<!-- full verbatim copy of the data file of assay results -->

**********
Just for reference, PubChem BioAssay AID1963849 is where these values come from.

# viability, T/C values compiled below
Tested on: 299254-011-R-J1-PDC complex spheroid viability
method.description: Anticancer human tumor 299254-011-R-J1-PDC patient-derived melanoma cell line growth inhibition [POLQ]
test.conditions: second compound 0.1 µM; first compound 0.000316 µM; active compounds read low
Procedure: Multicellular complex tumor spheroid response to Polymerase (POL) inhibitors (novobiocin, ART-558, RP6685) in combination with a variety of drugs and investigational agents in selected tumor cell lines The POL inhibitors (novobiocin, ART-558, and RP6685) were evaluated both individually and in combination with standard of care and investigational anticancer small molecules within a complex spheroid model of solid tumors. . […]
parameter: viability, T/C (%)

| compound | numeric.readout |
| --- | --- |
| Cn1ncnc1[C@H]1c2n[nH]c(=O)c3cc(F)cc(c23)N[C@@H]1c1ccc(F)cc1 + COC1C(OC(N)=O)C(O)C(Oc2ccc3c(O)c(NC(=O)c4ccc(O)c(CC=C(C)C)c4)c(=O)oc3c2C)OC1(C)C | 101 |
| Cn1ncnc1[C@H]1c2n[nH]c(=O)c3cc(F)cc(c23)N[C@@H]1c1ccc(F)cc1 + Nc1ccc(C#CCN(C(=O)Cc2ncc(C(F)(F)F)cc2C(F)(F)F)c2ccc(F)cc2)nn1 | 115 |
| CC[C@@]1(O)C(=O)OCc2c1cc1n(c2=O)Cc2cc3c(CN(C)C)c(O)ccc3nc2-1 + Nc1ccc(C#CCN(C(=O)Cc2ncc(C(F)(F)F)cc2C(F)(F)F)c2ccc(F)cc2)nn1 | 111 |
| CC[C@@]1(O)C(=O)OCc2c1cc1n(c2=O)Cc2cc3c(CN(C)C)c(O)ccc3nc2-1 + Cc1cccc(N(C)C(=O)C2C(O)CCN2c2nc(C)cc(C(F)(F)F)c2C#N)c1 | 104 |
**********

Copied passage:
Just for reference, PubChem BioAssay AID1963849 is where these values come from.

# viability, T/C values compiled below
Tested on: 299254-011-R-J1-PDC complex spheroid viability
method.description: Anticancer human tumor 299254-011-R-J1-PDC patient-derived melanoma cell line growth inhibition [POLQ]
test.conditions: second compound 0.1 µM; first compound 0.000316 µM; active compounds read low
Procedure: Multicellular complex tumor spheroid response to Polymerase (POL) inhibitors (novobiocin, ART-558, RP6685) in combination with a variety of drugs and investigational agents in selected tumor cell lines The POL inhibitors (novobiocin, ART-558, and RP6685) were evaluated both individually and in combination with standard of care and investigational anticancer small molecules within a complex spheroid model of solid tumors. . […]
parameter: viability, T/C (%)

| compound | numeric.readout |
| --- | --- |
| Cn1ncnc1[C@H]1c2n[nH]c(=O)c3cc(F)cc(c23)N[C@@H]1c1ccc(F)cc1 + COC1C(OC(N)=O)C(O)C(Oc2ccc3c(O)c(NC(=O)c4ccc(O)c(CC=C(C)C)c4)c(=O)oc3c2C)OC1(C)C | 101 |
| Cn1ncnc1[C@H]1c2n[nH]c(=O)c3cc(F)cc(c23)N[C@@H]1c1ccc(F)cc1 + Nc1ccc(C#CCN(C(=O)Cc2ncc(C(F)(F)F)cc2C(F)(F)F)c2ccc(F)cc2)nn1 | 115 |
| CC[C@@]1(O)C(=O)OCc2c1cc1n(c2=O)Cc2cc3c(CN(C)C)c(O)ccc3nc2-1 + Nc1ccc(C#CCN(C(=O)Cc2ncc(C(F)(F)F)cc2C(F)(F)F)c2ccc(F)cc2)nn1 | 111 |
| CC[C@@]1(O)C(=O)OCc2c1cc1n(c2=O)Cc2cc3c(CN(C)C)c(O)ccc3nc2-1 + Cc1cccc(N(C)C(=O)C2C(O)CCN2c2nc(C)cc(C(F)(F)F)c2C#N)c1 | 104 |